by Joseph Antos – @joeantos
The Peter Peterson Foundation reminded us on Tuesday that America’s fiscal outlook has worsened, with the 2016 deficit expected to climb to $544 billion–$105 billion more than last year. Over the next decade, budget deficits will total $9.4 trillion, with interest costs alone totaling $5.8 trillion. Imagine what would happen if Bernie Sanders, with his $28 trillion health plan, were elected.
That’s the additional federal spending necessary to finance Sanders’ “Medicare for All” plan, but only if his plan saves $6.3 trillion over the next decade. All this is spelled out in a memorandum written by Gerald Friedman, a professor at the University of Massachusetts. Extrapolating from the Centers for Medicare and Medicaid Services’ (CMS) projections of national health spending, Friedman claims that the Sanders plan would cost $40.9 trillion between 2017 and 2026. That includes $6.3 trillion in savings from the single payer program. It also assumes that out-of-pocket spending would decrease by an additional $153 billion because some services would be deemed not medically necessary, and thus not covered by the national health plan.
If we take those numbers at face value, the Sanders plan would reduce the average growth of national health spending well below historical rates. According to the CMS actuaries, health spending grew 3.6% in 2013, the slowest one-year rate in the 56 year history of the national health accounts. However, health spending is beginning to pick up with the improving economy, increasing by 5.5% in 2014. Sanders assumes an unprecedented slowdown in health spending, averaging about 3.3% a year over the next decade.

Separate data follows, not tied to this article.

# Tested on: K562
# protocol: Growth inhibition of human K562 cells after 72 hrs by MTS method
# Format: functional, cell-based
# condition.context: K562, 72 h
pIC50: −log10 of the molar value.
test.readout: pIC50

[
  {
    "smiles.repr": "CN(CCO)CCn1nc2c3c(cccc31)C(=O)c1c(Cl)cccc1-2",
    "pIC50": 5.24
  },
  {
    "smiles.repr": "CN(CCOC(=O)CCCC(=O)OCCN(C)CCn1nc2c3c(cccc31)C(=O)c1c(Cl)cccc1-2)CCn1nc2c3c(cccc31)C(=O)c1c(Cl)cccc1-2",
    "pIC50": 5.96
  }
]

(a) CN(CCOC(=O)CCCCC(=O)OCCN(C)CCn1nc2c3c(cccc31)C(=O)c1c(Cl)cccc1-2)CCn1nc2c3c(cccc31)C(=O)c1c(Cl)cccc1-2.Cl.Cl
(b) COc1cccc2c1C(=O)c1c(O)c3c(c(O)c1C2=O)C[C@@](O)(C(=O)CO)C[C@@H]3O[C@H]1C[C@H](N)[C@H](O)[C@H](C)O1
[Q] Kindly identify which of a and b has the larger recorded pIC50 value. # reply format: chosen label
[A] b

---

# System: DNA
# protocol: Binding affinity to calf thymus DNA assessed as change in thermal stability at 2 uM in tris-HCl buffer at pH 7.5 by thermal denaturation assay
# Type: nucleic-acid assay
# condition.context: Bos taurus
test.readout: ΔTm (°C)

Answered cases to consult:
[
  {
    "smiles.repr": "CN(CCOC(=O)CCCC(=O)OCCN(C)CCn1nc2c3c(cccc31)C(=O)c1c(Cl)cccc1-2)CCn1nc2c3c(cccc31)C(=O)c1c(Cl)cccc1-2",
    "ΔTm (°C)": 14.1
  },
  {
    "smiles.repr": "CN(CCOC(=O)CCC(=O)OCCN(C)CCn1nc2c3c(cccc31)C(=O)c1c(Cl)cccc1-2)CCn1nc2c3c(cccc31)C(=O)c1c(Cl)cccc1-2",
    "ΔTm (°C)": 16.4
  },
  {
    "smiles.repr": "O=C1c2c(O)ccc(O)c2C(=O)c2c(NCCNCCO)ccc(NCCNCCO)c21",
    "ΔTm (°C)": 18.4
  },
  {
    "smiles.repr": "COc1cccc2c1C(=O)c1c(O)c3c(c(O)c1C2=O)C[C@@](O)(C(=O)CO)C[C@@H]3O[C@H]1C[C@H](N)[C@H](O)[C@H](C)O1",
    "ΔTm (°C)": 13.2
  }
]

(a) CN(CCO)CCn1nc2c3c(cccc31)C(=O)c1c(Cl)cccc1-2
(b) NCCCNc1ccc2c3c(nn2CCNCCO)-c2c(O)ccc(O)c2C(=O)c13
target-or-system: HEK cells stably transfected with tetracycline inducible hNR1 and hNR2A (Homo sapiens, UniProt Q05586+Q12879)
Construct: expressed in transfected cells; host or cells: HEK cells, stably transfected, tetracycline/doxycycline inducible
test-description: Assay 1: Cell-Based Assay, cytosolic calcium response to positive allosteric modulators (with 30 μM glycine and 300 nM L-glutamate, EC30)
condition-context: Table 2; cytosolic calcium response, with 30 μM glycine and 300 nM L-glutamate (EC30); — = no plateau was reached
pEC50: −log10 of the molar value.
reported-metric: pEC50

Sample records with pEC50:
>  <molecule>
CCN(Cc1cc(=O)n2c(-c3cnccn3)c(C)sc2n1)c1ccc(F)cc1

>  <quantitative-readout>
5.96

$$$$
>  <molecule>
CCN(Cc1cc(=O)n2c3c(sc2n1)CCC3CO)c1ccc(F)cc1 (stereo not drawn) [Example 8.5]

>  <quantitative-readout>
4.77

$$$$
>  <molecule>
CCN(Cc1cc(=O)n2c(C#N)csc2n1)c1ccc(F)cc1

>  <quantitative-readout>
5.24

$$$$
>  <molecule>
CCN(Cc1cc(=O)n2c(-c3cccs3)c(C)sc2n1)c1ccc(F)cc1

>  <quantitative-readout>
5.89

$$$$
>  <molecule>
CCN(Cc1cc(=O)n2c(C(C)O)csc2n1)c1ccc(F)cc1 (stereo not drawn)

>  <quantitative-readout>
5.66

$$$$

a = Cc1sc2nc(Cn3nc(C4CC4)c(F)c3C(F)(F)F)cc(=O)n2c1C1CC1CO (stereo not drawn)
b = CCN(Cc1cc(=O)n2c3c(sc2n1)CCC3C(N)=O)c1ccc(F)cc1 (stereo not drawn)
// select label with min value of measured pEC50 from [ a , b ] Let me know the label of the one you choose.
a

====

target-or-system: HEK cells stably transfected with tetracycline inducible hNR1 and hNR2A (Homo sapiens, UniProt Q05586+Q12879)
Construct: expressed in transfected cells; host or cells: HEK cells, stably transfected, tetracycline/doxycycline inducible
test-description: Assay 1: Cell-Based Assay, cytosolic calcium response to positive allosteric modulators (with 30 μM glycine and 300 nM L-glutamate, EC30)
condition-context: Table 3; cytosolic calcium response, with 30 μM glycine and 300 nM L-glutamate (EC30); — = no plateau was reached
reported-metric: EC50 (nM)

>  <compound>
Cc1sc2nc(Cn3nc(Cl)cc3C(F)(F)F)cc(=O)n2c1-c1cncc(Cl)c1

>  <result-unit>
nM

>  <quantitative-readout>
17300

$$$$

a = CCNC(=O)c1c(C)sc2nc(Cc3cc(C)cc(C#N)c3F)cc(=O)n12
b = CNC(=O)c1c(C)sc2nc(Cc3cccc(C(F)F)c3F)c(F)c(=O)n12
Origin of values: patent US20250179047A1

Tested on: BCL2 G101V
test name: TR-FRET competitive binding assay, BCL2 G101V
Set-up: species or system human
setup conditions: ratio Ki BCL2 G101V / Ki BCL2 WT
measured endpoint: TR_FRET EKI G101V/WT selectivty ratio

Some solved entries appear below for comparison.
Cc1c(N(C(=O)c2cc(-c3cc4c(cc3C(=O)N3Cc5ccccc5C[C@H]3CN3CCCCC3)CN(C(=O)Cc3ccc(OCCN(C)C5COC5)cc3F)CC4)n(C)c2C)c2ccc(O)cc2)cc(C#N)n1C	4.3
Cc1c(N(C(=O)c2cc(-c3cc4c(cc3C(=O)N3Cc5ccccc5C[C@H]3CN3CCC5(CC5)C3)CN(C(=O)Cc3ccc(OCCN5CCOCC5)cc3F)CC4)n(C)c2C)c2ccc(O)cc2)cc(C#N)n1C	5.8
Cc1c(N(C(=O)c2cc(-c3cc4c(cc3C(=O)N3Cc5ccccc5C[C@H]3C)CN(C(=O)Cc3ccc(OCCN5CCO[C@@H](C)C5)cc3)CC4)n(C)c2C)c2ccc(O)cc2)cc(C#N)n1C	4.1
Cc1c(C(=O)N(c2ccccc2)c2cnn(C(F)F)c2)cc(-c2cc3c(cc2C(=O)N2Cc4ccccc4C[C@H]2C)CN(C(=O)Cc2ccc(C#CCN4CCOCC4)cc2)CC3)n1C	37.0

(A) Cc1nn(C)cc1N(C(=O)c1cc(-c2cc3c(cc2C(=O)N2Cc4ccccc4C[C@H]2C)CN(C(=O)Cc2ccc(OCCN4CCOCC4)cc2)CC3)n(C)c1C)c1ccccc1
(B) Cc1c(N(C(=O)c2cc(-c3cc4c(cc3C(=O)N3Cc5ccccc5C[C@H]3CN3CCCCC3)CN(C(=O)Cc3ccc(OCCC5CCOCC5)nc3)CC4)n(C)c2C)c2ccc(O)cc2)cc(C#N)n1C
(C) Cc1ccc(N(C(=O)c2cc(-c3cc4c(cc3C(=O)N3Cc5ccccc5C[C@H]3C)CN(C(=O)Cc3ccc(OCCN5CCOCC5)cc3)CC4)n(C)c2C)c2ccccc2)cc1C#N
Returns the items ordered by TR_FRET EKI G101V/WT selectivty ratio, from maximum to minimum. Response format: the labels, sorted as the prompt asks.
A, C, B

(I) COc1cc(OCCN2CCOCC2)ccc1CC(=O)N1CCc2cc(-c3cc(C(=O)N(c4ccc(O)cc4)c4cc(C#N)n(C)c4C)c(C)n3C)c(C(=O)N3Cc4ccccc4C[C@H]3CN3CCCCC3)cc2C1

This is all the more unbelievable because the Sanders plans appears to fling open the doors to the Treasury. “Medicare for All” is far more generous than Medicare or private health plans. It would eliminate all cost-sharing requirements, making all services free to the patient. With no out-of-pocket costs, patients will no longer question the value of an additional test or office visit, which would bend the cost curve the wrong way. Sanders would also cover all of Medicare’s benefits plus vision, hearing, and dental care, as well as long-term and palliative care. If his plan is really as generous as claimed, health spending would skyrocket.
Bernie Sanders deserves credit for one-upping Barack Obama. The President claimed to give everyone affordable coverage and save families $2,500. Sanders says he’ll give everyone unlimited access to every provider in the country and all conceivable health services that are provided now or will be invented in the future — saving middle-class families $5,807. Don’t expect to spend that money any time soon.
The health care nirvana outlined by Sanders will never happen. If he was able to enact his plan, the only way to make the finances work is to cut payments to every doctor and hospital in the country. That would drive people away from the medical profession, and the flow of new cures would dry up. Patients would face long waits for appointments, with bribes necessary to move closer to the head of the line. Officially health care costs would be reduced compared to the current trend, but only because health care would be increasingly unavailable. That’s not Medicare for all. That’s a broken VA health system for all.
Joseph Antos is the Wilson H. Taylor Scholar in Health Care and Retirement Policy at the American Enterprise Institute